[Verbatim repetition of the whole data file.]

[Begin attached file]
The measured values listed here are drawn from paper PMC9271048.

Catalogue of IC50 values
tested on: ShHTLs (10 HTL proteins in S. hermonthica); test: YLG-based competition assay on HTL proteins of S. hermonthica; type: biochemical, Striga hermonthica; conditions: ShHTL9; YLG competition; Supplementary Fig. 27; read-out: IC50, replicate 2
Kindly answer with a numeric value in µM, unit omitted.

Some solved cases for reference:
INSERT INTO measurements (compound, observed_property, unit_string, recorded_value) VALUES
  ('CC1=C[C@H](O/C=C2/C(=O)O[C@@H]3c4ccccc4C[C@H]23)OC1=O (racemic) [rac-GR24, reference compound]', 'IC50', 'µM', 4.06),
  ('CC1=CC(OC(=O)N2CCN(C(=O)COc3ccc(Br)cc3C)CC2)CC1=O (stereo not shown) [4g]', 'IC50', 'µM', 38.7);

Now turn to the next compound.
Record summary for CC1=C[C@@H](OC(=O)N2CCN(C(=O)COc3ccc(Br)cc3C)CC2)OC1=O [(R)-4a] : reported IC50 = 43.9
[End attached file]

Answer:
The measured values listed here are drawn from paper PMC9271048.

Catalogue of IC50 values
tested on: ShHTLs (10 HTL proteins in S. hermonthica); test: YLG-based competition assay on HTL proteins of S. hermonthica; type: biochemical, Striga hermonthica; conditions: ShHTL9; YLG competition; Supplementary Fig. 27; read-out: IC50, replicate 2
Kindly answer with a numeric value in µM, unit omitted.

Some solved cases for reference:
INSERT INTO measurements (compound, observed_property, unit_string, recorded_value) VALUES
  ('CC1=C[C@H](O/C=C2/C(=O)O[C@@H]3c4ccccc4C[C@H]23)OC1=O (racemic) [rac-GR24, reference compound]', 'IC50', 'µM', 4.06),
  ('CC1=CC(OC(=O)N2CCN(C(=O)COc3ccc(Br)cc3C)CC2)CC1=O (stereo not shown) [4g]', 'IC50', 'µM', 38.7);

Now turn to the next compound.
Record summary for CC1=C[C@@H](OC(=O)N2CCN(C(=O)COc3ccc(Br)cc3C)CC2)OC1=O [(R)-4a] : reported IC50 = 43.9